Interview with Natalie Adkins

I found it a bit of a revelation discovering that illustration didn’t have to be twee paintings and neither did they solely live in school text books.

Natalie Adkins is a London-based illustrator who creates bold lifestyle illustrations painted with a gestural, tactile quality. Her multi-disciplinary portfolio features paintings, animations, and sculptural works. Natalie regularly posts to Instagram, and her fashionable illustrations of people, often placed against a stark white background, are eye-catching. The combination of her traditional media approach with the digitally assembled animated GIF is very exciting. I'm pleased to share this interview with her take on motion-based illustration.

How did you get started in illustration? What are some of your influences?

Adkins: When I studied my Foundation Course in London (which is like a 1-year college course you can take between leaving school and before starting university) I had access suddenly to a library dedicated to art and design. The books which most caught my eye were the illustrated graphic novels and comics, illustration catalogues and animated show reel DVDs. Up to this point my only interaction with illustration had probably been from school textbooks of water coloured romans or diagrams of volcanos. I found it a bit of a revelation discovering that illustration didn’t have to be twee paintings and neither did they solely live in school text books.

There's a lot of illustrators whose work I enjoy – Jayde Perkin, David J McMillan, Jimin Yoon to name but a few.

After this, you studied in the Illustration/Animation course at Kingston University. This program sounds unique in that it combines two subjects that are often taught separately. How did this shape you as an illustrator? Do you think it’s beneficial to combine these two subjects?

Adkins: I definitely think it’s worthwhile if Illustration courses taught a segment of animation on their course. I took the Illustration side of my degree after First year but those early animation projects coupled with being friends with animators has helped me a lot in my work – even just from a technical point of view. I feel as well being able to animate is an extra string to your bow what with the rise of social media presence companies are using illustration, animation and motion graphics more and more on their social media channels.

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Would you share a little bit about what you are working on right now?

I have two ‘bread and butter’ day jobs. One half of the week I work at a school and the other half I’m at a studio in London. Whilst I’m in the studio I create content for social media and make motion graphic animations. In terms of my personal work I sell prints on Etsy and try to sell work in fairs.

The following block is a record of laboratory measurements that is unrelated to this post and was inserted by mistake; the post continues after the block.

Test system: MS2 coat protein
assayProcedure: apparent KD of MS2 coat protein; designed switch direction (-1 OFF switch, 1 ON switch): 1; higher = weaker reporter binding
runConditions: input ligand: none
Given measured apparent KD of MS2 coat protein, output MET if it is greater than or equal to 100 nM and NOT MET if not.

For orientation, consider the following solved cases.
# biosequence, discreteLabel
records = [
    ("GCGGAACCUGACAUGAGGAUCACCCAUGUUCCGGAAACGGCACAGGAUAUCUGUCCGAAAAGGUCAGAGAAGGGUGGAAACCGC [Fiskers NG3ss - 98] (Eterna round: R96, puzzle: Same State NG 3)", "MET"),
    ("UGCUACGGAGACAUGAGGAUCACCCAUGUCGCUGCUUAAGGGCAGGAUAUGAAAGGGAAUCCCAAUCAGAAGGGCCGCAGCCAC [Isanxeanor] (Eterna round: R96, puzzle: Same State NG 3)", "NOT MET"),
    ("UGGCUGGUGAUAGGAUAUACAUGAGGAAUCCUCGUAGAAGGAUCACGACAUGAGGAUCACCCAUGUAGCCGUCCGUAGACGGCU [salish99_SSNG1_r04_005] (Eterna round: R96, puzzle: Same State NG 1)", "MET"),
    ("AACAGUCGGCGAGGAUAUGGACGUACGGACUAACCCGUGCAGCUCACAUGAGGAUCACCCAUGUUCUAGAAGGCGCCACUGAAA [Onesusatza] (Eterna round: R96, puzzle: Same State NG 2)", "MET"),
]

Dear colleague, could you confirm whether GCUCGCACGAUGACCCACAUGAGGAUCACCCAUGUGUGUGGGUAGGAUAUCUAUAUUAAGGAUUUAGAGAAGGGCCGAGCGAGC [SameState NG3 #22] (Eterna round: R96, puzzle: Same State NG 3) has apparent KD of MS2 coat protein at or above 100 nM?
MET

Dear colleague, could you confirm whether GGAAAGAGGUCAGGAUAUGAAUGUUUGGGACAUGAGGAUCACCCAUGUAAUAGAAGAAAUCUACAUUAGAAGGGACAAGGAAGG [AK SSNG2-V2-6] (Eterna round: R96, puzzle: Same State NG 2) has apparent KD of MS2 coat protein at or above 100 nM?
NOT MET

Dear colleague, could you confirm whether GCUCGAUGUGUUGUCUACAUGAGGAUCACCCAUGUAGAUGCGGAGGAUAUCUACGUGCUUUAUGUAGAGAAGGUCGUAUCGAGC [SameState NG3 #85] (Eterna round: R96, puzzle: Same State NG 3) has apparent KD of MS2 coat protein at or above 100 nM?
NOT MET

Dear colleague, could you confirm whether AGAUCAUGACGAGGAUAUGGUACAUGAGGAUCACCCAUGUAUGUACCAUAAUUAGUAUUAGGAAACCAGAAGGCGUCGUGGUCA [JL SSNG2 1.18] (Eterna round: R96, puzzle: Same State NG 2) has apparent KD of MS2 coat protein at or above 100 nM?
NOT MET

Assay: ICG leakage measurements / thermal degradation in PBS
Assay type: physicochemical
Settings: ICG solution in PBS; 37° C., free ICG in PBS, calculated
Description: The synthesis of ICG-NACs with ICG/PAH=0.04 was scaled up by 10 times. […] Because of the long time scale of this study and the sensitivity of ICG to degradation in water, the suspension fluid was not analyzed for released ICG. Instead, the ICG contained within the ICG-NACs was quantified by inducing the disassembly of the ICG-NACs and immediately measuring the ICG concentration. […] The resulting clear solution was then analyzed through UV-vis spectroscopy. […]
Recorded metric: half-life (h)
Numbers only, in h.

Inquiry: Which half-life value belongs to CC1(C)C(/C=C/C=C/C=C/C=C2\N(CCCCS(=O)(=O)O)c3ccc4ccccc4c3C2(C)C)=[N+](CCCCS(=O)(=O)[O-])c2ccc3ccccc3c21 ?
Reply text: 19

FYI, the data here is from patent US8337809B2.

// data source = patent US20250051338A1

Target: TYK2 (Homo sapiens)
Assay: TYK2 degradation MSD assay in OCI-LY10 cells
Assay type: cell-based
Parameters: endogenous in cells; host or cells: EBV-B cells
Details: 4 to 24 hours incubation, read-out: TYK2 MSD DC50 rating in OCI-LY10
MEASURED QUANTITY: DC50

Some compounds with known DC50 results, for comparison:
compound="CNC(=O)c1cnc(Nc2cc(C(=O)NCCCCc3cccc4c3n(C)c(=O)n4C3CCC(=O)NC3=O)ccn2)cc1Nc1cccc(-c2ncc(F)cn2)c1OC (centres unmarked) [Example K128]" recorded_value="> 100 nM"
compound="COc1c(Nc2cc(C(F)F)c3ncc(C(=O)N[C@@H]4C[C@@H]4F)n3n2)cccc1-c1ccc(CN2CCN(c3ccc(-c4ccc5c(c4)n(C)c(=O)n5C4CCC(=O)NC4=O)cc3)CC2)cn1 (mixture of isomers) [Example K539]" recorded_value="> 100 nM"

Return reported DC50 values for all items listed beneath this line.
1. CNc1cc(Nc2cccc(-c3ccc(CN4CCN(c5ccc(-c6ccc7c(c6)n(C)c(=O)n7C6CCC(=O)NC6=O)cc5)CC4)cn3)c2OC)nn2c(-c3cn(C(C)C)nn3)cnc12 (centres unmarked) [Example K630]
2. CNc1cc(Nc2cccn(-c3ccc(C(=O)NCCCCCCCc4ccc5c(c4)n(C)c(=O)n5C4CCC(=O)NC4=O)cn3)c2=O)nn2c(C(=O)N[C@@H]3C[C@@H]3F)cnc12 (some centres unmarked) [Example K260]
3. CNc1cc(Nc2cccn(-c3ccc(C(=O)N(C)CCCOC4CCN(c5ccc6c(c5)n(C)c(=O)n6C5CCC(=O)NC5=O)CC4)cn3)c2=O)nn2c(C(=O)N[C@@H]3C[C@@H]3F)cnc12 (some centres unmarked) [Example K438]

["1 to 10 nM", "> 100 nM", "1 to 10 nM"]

Many of your GIFs appear to be hand drawn, which is such an interesting contrast with the digital tools required to make them move. What do you like about the different media that you use? What do you feel like motion adds to your work?

Adkins: As cheesy and cliché as this sounds, but animation can bring life to your illustrated work. It’s still exciting to have a still illustration in a sketchbook and then be able to give it a life of its own.

What tools do you use to create your animated work? Is there any technology that you are experimenting with or eager to try out?

Adkins: I either draw my animations in Photoshop using very textual brushes or I hand draw on pieces of paper and scan those in and bring those into Photoshop to assemble them together. I’ve also been known to dabble a bit with some motion graphics where I use Illustrator and After Effects which is obviously a much cleaner and chicer outcome. I would love to do more stop motion animation.


I see that you have also been using a laser cutter to create jewelry featuring your illustrations. Similar to your GIFs, there is something really exciting about how you combine a handmade aesthetic with new media tools. Can you talk more about your relationship to technology?

To be honest I feel I am slightly technologically inept – it doesn’t always come easy to me and learning animation was a graft, but once I do learn something it stays forever.

The wearable art I’ve made is more an extension of me wanting to bring my illustrations to life…in another way. Sometimes I learn a new skill – so two years ago I attended a pottery course. I originally wanted it as something separate from my art. I was just there for fun, but soon my illustrations found their way into my class and the next thing I realised I was illustrating with glaze onto wonky pots and chunky tiles. I feel my relationship with the laser cutter is going to go that way too. At the moment I’m very new at it, just trying to see what I can do with the off cuts of acrylic Perspex I have, but no doubt soon my illustrations will creep into it.

Do you have any advice for young illustrators? What do you think is important to the future of the field?

Adkins: To young illustrators leaving University - make work for yourself. If like me, you get more then the odd few, “I’m sorry your work isn’t what we need,” please just keep at it and keep working on you and your portfolio.

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Thanks to Natalie Adkins for taking the time to talk about illustration. Please check out her portfolio here:  and follow her on Instagram @natalieadkins92. She also has an Etsy store here: